I haven’t been polishing my “curmudgeon cred” much since I ended my “Cheap Shots” series, so here is another crack at it.
Late-19th-Century tarot authorities, lacking our psychological and sociological sophistication, almost unanimously considered the court cards to show other people in the querent’s life, even going to the extreme of trying to describe their physical appearance. Modern readers often have a great deal of heartburn with this rather narrow, mechanistic viewpoint because it doesn’t square well with their own more nuanced day-to-day experience of the cards. Although I sometimes think they aren’t really trying hard enough, many even dismiss the idea as irrelevant to the context of the question or to particular positions in the spread. The way of choice seems to be to dodge the question entirely.
I’m something of a “fence-sitter” on the subject. Because I encounter so few people during the course of a week, when I read for myself I almost never jump on court cards as automatically revealing others I’m going to have to deal with. Instead, I interpret them as showing attitudes or behaviors I should either adopt or avoid in facing the events of the period in question. I generally see my periodic self-readings as “setting the tone” for the day, week or month, so this is the most reliable way to handle any court cards that appear (although I do still keep an eye out for random intruders). I get the most mileage out of Aleister Crowley’s “moral characteristics” for the tarot court as explained in his Book of Thoth because they catalogue human qualities that can be applied equally to oneself or to others.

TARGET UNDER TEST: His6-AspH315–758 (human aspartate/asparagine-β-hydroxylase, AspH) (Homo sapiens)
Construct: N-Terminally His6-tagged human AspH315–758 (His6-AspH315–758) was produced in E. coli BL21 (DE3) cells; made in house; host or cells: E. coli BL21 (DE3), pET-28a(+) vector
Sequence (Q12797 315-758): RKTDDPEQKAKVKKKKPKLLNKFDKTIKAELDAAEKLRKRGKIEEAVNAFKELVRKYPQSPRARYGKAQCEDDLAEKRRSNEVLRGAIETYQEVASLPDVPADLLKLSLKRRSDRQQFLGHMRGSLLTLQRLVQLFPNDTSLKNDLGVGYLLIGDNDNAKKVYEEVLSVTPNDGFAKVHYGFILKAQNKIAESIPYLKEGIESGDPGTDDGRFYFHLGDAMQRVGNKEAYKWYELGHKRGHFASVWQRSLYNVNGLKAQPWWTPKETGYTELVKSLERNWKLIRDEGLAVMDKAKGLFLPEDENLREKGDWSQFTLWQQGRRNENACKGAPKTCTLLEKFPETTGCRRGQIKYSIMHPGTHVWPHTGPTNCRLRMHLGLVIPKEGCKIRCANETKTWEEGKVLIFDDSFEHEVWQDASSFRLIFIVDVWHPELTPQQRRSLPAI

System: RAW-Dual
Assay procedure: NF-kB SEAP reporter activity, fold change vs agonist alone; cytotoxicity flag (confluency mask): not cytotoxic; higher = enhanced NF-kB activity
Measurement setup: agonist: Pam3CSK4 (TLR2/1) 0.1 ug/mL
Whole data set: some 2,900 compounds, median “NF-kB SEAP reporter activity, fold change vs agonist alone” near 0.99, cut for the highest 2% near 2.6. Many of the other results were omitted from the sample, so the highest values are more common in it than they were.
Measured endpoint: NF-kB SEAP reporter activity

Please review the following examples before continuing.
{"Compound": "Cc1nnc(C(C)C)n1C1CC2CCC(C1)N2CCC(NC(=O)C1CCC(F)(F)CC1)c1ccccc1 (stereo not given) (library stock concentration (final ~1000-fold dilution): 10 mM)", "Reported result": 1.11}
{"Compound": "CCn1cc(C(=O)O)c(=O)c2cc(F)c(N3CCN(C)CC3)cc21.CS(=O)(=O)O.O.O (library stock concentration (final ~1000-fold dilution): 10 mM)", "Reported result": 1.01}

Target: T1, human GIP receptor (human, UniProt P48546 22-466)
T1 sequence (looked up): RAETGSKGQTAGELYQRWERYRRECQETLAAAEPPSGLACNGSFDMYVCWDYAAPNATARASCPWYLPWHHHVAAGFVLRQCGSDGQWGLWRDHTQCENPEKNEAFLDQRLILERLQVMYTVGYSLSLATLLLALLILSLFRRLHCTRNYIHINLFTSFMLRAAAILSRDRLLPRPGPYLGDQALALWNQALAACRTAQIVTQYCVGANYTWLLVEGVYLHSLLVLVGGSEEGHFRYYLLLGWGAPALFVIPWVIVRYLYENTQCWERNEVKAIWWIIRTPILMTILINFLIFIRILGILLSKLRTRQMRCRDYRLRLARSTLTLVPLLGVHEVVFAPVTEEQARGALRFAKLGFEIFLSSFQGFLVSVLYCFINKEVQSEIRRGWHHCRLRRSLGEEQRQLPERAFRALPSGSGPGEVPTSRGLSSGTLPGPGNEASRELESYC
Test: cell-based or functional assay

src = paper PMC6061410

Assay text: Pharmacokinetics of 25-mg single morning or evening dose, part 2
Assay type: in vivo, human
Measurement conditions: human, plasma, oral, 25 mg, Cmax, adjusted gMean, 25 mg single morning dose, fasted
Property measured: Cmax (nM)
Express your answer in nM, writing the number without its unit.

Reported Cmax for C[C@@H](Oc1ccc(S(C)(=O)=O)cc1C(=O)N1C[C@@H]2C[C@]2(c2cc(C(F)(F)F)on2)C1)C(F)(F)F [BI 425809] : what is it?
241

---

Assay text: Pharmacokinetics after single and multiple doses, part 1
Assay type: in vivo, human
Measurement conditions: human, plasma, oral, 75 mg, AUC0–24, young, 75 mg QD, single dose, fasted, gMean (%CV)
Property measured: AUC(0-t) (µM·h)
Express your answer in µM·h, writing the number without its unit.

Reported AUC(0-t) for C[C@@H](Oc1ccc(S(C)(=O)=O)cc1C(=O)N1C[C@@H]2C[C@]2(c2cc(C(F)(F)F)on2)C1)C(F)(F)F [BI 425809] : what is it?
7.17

My approach changes dramatically when reading for another sitter. I find it most productive to ask first whether one or more court cards indicate other people whom the querent is already involved with or anticipates such involvement. If I’m right, the reading often takes off in that direction, with other aspects of the spread subordinate to that main focus. I can almost see the light of comprehension dawning on the sitter’s face at the mention of the possibility, as if it instantly clears up something that has been particularly vexing. Although it’s more than a little snarky and I wouldn’t dream of saying as much to the querent, I firmly believe that the allure of this idea lies in the fact that the individual has been casting about for someone or something external on whom to pin the blame for their troubles, and here is a ready-made “target of opportunity.” There is, of course, the risk of playing into their overheated fantasies, but I’m usually careful to lay it out in an even-handed manner by looking at all sides of the situation as they emerge in the dialogue. This potential exists in almost any department of life, so I never discount it out-of-hand, no matter the question or the spread I’m working with.
Failing to score an immediate hit with this gambit, I change gears and move on to the other two interpretive angles of attack. Eventually something will click and we’re off and running. As we explore the circumstances described by the cards, it isn’t unheard of that the narrative will circle back around to the initial assumption and the sitter will exclaim “Oh, that’s who we were talking about before.” Although I like to very briefly revisit earlier cards when I summarize at the end of a reading, I don’t even have to bring it up.